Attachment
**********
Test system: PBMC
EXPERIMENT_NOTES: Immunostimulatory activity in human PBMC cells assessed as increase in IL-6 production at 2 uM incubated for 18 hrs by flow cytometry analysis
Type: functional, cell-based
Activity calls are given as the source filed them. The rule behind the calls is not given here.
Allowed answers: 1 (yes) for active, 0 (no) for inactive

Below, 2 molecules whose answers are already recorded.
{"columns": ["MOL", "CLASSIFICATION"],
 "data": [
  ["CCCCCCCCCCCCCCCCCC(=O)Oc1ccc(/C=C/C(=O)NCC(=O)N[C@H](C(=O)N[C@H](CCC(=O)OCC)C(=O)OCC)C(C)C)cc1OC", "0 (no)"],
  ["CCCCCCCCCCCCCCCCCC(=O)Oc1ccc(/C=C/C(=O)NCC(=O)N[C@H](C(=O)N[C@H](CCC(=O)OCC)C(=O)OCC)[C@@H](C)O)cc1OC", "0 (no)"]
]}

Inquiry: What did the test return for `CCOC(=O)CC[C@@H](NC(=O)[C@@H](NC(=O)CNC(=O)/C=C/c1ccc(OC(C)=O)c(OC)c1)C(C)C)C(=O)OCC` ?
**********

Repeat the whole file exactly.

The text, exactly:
Test system: PBMC
EXPERIMENT_NOTES: Immunostimulatory activity in human PBMC cells assessed as increase in IL-6 production at 2 uM incubated for 18 hrs by flow cytometry analysis
Type: functional, cell-based
Activity calls are given as the source filed them. The rule behind the calls is not given here.
Allowed answers: 1 (yes) for active, 0 (no) for inactive

Below, 2 molecules whose answers are already recorded.
{"columns": ["MOL", "CLASSIFICATION"],
 "data": [
  ["CCCCCCCCCCCCCCCCCC(=O)Oc1ccc(/C=C/C(=O)NCC(=O)N[C@H](C(=O)N[C@H](CCC(=O)OCC)C(=O)OCC)C(C)C)cc1OC", "0 (no)"],
  ["CCCCCCCCCCCCCCCCCC(=O)Oc1ccc(/C=C/C(=O)NCC(=O)N[C@H](C(=O)N[C@H](CCC(=O)OCC)C(=O)OCC)[C@@H](C)O)cc1OC", "0 (no)"]
]}

Inquiry: What did the test return for `CCOC(=O)CC[C@@H](NC(=O)[C@@H](NC(=O)CNC(=O)/C=C/c1ccc(OC(C)=O)c(OC)c1)C(C)C)C(=O)OCC` ?